Friday, 9 February 2018

MOLLY'S GAME : Tuesday 6th February 2018.

'MOLLY'S GAME' which I saw on Tuesday evening this week is Written and Directed, in his fimmmkaing debut, by Aaron Sorkin, who has here based his first film on the memoir 'Molly's Game: From Hollywood's Elite to Wall Street's Billionaire Boys Club, My High-Stakes Adventure in the World of Underground Poker' by Molly Bloom. The Molly Bloom in question here is a former American poker entrepreneur who in April 2013 was charged with running a high-stakes poker game that originated in the Viper Room in Los Angeles and attracted wealthy individuals and business tycoons, sports figures, Hollywood celebrities including Tobey Maguire, Ben Affleck, Leonardo DiCaprio and Macauley Caulkin amongst others, and the Russian Mob. She was cleared of many charges and sentenced in 2014 to one year of probation, a $1,000 fine, and 200 hours of community service. The film Premiered at TIFF back in early September last year, and went on release in the US on Christmas Day 2017 and has received much critical acclaim for Sorkin's screenplay and the performances of its principal cast. Costing US$30M to make, the film has so far grossed US$50M, has received much positive press, and has garnered so far three wins and 33 other nominations, some which are still at the decision pending stage including the Academy Award and BAFTA nod for Best Adapted Screenplay. Aaron Sorkin's other big screen writing credits include 'A Few Good Men', 'The American President', 'Charlie Wilson's War', 'The Social Network' (for which he won an Academy Award), 'Moneyball' and 'Steve Jobs', as well a television's highly successful 'The West Wing' series amongst others.

And so based on a true story, this crime drama stars Jessica Chastain as Molly Bloom, a world class moguls skier who while qualifying for the 2002 Winter Olympic Games suffers a serious injury so ending her Olympic aspirations. Licking her rounds and instead of moving to law school as was her original plan, she moves to Los Angeles and gets a job as a bottle service waitress at a night club. She's making an OK wage plus tips, and in time meets Dean (Jeremy Strong) who runs an unsuccessful real estate business by day, but a hugely successful underground poker game by night. At first Molly becomes his office manager and Girl Friday, running chores and needless errands, but soon he gets her involved in running his poker games, all in secret and not to tell a soul. Going in she is clueless about the game, but quickly learns the language, the hands, the stakes and the personalities involved in Dean's games which include the rich and famous, movie stars, sports players, music personalities, wealthy businessmen from whom she starts to earn big tips.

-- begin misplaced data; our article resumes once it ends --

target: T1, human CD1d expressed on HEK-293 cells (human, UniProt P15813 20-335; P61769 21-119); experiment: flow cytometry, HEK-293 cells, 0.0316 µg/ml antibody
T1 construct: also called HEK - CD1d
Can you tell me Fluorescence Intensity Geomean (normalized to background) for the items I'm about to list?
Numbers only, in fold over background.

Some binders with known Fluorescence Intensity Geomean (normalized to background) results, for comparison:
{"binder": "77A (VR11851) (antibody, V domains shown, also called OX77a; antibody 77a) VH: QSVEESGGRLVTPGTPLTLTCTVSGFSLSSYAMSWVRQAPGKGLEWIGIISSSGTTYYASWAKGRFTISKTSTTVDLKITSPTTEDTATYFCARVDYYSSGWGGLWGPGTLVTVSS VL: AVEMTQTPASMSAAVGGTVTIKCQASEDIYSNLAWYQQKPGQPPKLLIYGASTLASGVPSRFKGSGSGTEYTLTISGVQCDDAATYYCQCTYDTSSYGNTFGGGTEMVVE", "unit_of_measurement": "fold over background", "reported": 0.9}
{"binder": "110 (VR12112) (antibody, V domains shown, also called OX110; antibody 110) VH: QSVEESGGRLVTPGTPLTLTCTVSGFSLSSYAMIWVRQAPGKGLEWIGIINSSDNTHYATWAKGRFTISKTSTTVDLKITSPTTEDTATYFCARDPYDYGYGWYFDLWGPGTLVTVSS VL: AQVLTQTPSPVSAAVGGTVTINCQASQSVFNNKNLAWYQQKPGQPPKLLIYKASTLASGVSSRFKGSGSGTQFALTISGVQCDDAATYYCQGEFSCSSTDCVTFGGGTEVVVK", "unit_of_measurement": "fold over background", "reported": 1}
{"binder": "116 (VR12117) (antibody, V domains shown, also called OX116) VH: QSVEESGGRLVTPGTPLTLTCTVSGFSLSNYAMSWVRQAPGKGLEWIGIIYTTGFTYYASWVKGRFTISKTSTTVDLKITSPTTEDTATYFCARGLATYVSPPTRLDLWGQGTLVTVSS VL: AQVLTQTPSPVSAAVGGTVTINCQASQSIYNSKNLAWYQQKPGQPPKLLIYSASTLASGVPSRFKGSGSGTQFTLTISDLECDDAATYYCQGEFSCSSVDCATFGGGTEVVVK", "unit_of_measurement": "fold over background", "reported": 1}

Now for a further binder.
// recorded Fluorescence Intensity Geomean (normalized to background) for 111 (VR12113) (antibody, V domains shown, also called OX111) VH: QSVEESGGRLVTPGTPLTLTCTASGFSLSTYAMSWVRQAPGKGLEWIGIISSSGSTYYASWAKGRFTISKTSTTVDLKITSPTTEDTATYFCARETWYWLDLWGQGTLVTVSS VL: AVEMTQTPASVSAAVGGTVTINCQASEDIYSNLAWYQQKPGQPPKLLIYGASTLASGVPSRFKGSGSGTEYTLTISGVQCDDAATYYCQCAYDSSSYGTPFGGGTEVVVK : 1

As Molly begins to ingratiate herself to the regular players so the tips become from more frequent and more sizeable. She is good at what she does and keeps everything above board, maintaining meticulous records and strong (strictly business) relationships, all the while learning the intricacies of the game and the players. The most successful of whom is Player X (Michael Cera) playing a composite of some high profile Hollywood A-List Actor types. Molly aims to keep on the right side of Player X, for he has the pulling power to attract more high wealth players to Dean's games. In time however, Dean observes that Molly is becoming more independent at managing and running the games and is making plenty of money in tips - a fact that he is secretly jealous with. And so Dean delivers Molly an ultimatum, which is not to her liking, and so Dean fires her.

Molly has made a substantial sum in tips over the years, and so is hardly destitute. Musing over her new unemployed status, she decides that she is good enough at running such poker games, has a network of players who would gladly follow her, and has the credibility to make a real go of it. And so she rents a penthouse in a hotel, hires the tables and the staff to run the games, organises the catering and a well stocked bar and begins to secretly spread the word about her high stakes poker games. Player X, along with those others from Dean's games, defect over to Molly's game, and she becomes increasingly successful amassing more money from tips. All is good, until she learns that Player X has covertly been covering the losses of an initially conservative but increasingly compulsive poker player who has lost up big in recent weeks, ultimately costing him his marriage. Molly is none too pleased with Player X's unethical behaviour and the two fall out. Player X returns to Dean's game, taking all the other players with him. Overnight, Molly has gone from hero to zero!